Get ac­quainted with ben­e­fits of day hospi­tal care

The Star Early Edition - - OPINION&ANALYSIS - Bibi Goss-Ross Bibi Goss-Ross is a group op­er­a­tions man­ager at Ad­vanced Health Lim­ited.

SOUTH Africans are faced with the con­stant in­creases in the cost of liv­ing and an ail­ing econ­omy, forc­ing con­sumers to cut down on spend­ing across the board. For a small per­cent­age of the pop­u­la­tion, health care costs are cov­ered by med­i­cal aid, but only an es­ti­mated 16 per­cent of South Africans have such cov­er­age while the rest rely on an al­ready over­bur­dened health care sys­tem.

Con­tin­u­ing down­ward pres­sure on the econ­omy is push­ing even those with med­i­cal cover to ei­ther re­duce it, or out­right ter­mi­nate their mem­ber­ship just to make ends meet, leav­ing more and more South Africans vul­ner­a­ble.

While there are sev­eral fac­tors con­tribut­ing to the in­crease in pri­vate health care costs, in­clud­ing the volatile ex­change rate and its im­pact on the cost of im­port­ing med­i­cal equip­ment, the ris­ing costs of med­i­ca­tion, doc­tors’ fees, the in­creas­ing av­er­age age of prin­ci­pal mem­bers on the schemes, the big­gest cul­prit is pri­vate hos- pital costs.

Ac­cord­ing to the Coun­cil for Med­i­cal Schemes’ 2014/15 re­port, hospi­tal fees con­sti­tute the bulk of fees paid by med­i­cal schemes with to­tal hospi­tal ex­pen­di­ture amount­ing to 37.6 per­cent, of the R124.1 bil­lion that med­i­cal schemes paid to all health care providers in 2014.

This was an 11.6 per­cent in­crease in ex­pen­di­ture on hos­pi­tals from the pre­vi­ous year and this trend has not abated.

Whether we like it or not, the re­al­ity is that health care costs in SA – es­pe­cially pri­vate hos­pi­tals – have be­come too ex­pen­sive. The com­pound hospi­tal cost es­ca­la­tion of 15 per­cent per an­num is un­af­ford­able and is not sus­tain­able in our health care en­vi­ron­ment.

But what most South Africans are not aware of is that there are op­tions which can have a di­rect bear­ing on hos­pi­tal­i­sa­tion ex­penses.

Some 70 per­cent of sur­gi­cal pro­ce­dures, cur­rently done in acute hos­pi­tals, can safely be per­formed in a day surgery fa­cil­ity.

Day hos­pi­tals across the world are trans­form­ing the sur­gi­cal ex­pe­ri­ence for mil­lions of pa­tients by pro­vid­ing them with a more con­ve­nient al­ter­na­tive to acute hospi­tal based surgery, achiev­ing the high­est qual­ity stan­dards and pos­i­tive pa­tient ex­pe­ri­ences, with the up­swing of cost ef­fec­tive­ness.

In South Africa, day hos­pi­tals of­fer sig­nif­i­cant op­por­tu­ni­ties to im­prove the ef­fi­ciency of pri­vate hos­pi­tal­i­sa­tion.

Lo­cally, only about 13 per­cent of all sur­gi­cal pro­ce­dures are at­tended to in day hos­pi­tals, an ex­tremely low fig­ure com­pared to the al­most 70 per­cent in­ter­na­tional util­i­sa­tion of day hos­pi­tals.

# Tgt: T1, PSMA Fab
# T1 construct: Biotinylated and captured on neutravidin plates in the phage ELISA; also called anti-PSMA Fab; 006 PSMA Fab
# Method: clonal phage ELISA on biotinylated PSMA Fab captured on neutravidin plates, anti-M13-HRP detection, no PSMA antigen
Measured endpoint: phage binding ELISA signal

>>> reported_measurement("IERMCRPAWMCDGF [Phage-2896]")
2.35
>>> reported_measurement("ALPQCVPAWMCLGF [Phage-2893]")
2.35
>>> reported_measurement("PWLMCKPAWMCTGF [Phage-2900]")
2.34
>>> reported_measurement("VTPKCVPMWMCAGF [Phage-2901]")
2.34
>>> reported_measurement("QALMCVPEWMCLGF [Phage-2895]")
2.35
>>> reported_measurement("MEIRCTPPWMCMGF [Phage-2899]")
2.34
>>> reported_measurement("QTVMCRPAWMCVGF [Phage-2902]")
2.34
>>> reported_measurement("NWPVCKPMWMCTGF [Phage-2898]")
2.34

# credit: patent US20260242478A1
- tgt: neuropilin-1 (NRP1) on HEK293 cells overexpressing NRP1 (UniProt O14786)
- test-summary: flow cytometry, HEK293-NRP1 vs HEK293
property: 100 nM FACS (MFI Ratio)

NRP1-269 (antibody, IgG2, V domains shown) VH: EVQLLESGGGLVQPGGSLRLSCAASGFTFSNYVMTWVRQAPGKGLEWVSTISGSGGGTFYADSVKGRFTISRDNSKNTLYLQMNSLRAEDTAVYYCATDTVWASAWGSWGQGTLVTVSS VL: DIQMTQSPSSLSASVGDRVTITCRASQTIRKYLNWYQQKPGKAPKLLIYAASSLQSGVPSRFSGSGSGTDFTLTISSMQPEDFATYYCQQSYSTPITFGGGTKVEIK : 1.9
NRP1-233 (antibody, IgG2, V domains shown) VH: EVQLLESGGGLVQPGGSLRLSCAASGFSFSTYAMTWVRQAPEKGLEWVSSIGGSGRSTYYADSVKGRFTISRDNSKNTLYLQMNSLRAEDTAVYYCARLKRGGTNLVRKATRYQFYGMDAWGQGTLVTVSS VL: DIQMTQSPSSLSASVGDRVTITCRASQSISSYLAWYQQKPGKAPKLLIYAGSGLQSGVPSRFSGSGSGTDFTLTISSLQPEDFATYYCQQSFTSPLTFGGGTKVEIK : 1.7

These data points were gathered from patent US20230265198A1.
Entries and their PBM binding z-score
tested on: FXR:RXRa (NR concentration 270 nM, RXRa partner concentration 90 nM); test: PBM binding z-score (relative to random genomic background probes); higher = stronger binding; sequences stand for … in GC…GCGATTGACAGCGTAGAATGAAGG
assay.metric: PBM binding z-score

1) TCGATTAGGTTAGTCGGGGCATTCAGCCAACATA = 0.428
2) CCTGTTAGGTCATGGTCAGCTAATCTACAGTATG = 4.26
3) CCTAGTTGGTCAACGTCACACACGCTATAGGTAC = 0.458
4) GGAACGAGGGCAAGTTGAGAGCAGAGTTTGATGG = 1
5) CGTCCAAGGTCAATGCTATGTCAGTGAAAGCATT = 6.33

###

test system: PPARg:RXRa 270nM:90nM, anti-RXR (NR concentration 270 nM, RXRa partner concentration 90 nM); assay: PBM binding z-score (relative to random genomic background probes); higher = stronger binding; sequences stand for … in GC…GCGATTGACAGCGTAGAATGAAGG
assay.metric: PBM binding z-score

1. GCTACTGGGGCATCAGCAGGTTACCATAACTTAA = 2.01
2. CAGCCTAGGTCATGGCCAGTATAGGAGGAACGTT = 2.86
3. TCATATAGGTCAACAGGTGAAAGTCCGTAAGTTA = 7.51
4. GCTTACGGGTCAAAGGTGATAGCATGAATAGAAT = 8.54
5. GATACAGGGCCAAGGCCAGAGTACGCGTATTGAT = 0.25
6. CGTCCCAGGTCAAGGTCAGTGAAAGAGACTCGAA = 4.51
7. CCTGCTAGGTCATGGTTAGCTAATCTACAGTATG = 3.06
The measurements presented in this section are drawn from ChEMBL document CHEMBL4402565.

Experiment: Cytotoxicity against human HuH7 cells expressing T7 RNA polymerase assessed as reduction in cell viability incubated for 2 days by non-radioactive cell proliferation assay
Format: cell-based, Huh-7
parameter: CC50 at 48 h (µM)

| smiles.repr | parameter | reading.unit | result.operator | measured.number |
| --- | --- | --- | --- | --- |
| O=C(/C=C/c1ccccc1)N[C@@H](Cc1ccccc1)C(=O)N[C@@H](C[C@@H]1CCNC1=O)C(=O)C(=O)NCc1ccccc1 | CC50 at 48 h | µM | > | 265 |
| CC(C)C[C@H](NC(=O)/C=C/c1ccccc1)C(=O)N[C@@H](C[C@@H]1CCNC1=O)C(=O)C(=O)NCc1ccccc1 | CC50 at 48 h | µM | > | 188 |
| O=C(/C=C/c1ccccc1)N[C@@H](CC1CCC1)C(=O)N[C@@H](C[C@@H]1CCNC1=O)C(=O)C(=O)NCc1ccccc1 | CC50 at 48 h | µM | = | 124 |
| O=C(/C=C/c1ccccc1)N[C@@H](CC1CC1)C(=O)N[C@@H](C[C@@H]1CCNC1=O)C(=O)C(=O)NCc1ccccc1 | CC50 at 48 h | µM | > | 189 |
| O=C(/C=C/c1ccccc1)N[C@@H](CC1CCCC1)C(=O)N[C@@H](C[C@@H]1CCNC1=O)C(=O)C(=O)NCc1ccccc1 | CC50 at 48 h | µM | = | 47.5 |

The po­ten­tial to in­crease the use of day hos­pi­tals is sig­nif­i­cant, bring­ing clear ben­e­fits to both pa­tients and med­i­cal schemes.

Sev­eral fac­tors in­flu­ence the cost model of day hos­pi­tals: no large cater­ing fa­cil­i­ties, no ICU or spe­cialised the­atre, no overnight beds to cater for and no af­ter hour staff costs, no emer­gency unit and more rea­son­able per minute the­atre fees com­pared to an acute fa­cil­ity.

Pa­tients can get value for money and an in­creas­ing num­ber of med­i­cal schemes are ad­vo­cat­ing day hos­pi­tals for same-day short-stay surgery.

We see syn­ergy be­tween day hos­pi­tals and acute fa­cil­i­ties which should fo­cus on ill, long-stay pa­tients need­ing the care, sup­port and nec­es­sary en­vi­ron­ment avail­able at a large hospi­tal fa­cil­ity.

We’ve moved on since the early 1980s where day case surgery was more fo­cused on den­tal care and mi­nor pro­ce­dures.

These days any pa­tient not re­quir­ing an overnight stay and is rel­a­tively healthy, can be op­er­ated on in a day hospi­tal.

The evo­lu­tion of health care has changed all this and in ad­vanced health day hos­pi­tals, var­i­ous dis­ci­plines are catered for, rang­ing from plas­tic surgery, gy­nae­co­log­i­cal, gen­eral, or­thopaedics, urol­ogy, max­illo­fa­cial surgery and a num­ber of den­tal and oph­thalmic pro­ce­dures.

The case and ben­e­fits in favour of the model for ad­mit­ting health­ier pa­tients in need of same-day surgery are ev­i­dent.

Day hos­pi­tals across the world are trans­form­ing the sur­gi­cal ex­pe­ri­ence for mil­lions of pa­tients by pro­vid­ing them with a more con­ve­nient al­ter­na­tive to hospi­tal based surgery, achiev­ing the high­est qual­ity stan­dards and pos­i­tive pa­tient ex­pe­ri­ences cost ef­fec­tively. It’s time for South Africans to take ad­van­tage of the many ben­e­fits of this op­tion.

In South Africa day hos­pi­tals of­fer sig­nif­i­cant op­por­tu­ni­ties to im­prove the ef­fi­ciency of pri­vate hos­pi­tal­i­sa­tion. It’s time to take ad­van­tage.

PHOTO: DAVID RITCHIE

Health care costs in South Aftica, es­pe­cially pri­vate hos­pi­tals, have be­come too ex­pen­sive, but there is an al­ter­na­tive, says the writer.

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